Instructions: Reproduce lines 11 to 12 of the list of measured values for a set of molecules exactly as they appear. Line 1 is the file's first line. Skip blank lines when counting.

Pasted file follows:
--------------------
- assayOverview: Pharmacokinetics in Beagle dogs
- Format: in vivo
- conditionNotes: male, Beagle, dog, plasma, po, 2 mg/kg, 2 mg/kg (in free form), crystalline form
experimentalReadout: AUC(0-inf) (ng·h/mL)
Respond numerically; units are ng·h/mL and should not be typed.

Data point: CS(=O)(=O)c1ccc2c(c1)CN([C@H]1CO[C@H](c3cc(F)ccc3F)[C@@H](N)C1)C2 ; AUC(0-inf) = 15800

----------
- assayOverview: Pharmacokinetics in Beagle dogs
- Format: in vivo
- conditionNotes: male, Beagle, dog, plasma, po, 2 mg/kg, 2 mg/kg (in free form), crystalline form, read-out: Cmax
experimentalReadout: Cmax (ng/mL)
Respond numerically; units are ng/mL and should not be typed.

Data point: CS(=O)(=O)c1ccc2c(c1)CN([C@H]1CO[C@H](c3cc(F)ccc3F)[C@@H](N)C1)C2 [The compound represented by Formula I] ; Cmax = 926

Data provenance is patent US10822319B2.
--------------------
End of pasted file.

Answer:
experimentalReadout: Cmax (ng/mL)
Respond numerically; units are ng/mL and should not be typed.